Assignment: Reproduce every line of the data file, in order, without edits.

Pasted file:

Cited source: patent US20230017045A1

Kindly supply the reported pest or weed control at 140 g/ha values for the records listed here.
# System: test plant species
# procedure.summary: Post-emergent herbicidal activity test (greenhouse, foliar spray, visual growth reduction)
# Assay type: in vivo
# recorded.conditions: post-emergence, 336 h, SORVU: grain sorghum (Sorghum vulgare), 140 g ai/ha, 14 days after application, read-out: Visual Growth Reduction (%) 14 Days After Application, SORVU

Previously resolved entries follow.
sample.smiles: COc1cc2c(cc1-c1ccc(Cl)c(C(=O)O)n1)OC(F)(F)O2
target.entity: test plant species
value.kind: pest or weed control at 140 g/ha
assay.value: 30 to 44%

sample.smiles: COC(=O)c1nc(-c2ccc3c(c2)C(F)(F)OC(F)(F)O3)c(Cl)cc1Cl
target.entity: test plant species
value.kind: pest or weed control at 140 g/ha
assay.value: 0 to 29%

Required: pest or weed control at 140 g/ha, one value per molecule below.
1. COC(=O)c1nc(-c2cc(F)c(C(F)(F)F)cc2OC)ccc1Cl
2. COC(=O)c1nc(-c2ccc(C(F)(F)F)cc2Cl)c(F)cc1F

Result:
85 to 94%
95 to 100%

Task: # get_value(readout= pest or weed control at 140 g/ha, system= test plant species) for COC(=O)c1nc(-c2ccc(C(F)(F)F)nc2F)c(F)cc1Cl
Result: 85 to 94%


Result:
Cited source: patent US20230017045A1

Kindly supply the reported pest or weed control at 140 g/ha values for the records listed here.
# System: test plant species
# procedure.summary: Post-emergent herbicidal activity test (greenhouse, foliar spray, visual growth reduction)
# Assay type: in vivo
# recorded.conditions: post-emergence, 336 h, SORVU: grain sorghum (Sorghum vulgare), 140 g ai/ha, 14 days after application, read-out: Visual Growth Reduction (%) 14 Days After Application, SORVU

Previously resolved entries follow.
sample.smiles: COc1cc2c(cc1-c1ccc(Cl)c(C(=O)O)n1)OC(F)(F)O2
target.entity: test plant species
value.kind: pest or weed control at 140 g/ha
assay.value: 30 to 44%

sample.smiles: COC(=O)c1nc(-c2ccc3c(c2)C(F)(F)OC(F)(F)O3)c(Cl)cc1Cl
target.entity: test plant species
value.kind: pest or weed control at 140 g/ha
assay.value: 0 to 29%

Required: pest or weed control at 140 g/ha, one value per molecule below.
1. COC(=O)c1nc(-c2cc(F)c(C(F)(F)F)cc2OC)ccc1Cl
2. COC(=O)c1nc(-c2ccc(C(F)(F)F)cc2Cl)c(F)cc1F

Result:
85 to 94%
95 to 100%

Task: # get_value(readout= pest or weed control at 140 g/ha, system= test plant species) for COC(=O)c1nc(-c2ccc(C(F)(F)F)nc2F)c(F)cc1Cl
Result: 85 to 94%